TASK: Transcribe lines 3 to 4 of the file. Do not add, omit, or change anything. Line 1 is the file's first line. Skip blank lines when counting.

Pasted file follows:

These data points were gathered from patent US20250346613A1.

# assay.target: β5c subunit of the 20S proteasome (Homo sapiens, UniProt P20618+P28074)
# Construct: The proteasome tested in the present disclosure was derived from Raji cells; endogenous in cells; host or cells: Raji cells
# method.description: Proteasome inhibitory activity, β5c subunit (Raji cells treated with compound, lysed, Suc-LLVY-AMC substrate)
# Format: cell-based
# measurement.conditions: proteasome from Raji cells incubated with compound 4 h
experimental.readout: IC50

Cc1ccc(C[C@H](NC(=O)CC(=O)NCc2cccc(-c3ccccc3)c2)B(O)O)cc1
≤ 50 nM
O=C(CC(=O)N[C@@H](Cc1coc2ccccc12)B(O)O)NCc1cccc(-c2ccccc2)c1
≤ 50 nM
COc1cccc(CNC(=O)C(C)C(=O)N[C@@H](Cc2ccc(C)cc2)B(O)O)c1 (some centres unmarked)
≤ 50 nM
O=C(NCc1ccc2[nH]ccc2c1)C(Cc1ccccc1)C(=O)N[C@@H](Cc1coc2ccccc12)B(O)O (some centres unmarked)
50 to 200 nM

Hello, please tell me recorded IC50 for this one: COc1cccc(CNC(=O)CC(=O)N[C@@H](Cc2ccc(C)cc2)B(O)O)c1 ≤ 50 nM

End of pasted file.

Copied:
# Construct: The proteasome tested in the present disclosure was derived from Raji cells; endogenous in cells; host or cells: Raji cells
# method.description: Proteasome inhibitory activity, β5c subunit (Raji cells treated with compound, lysed, Suc-LLVY-AMC substrate)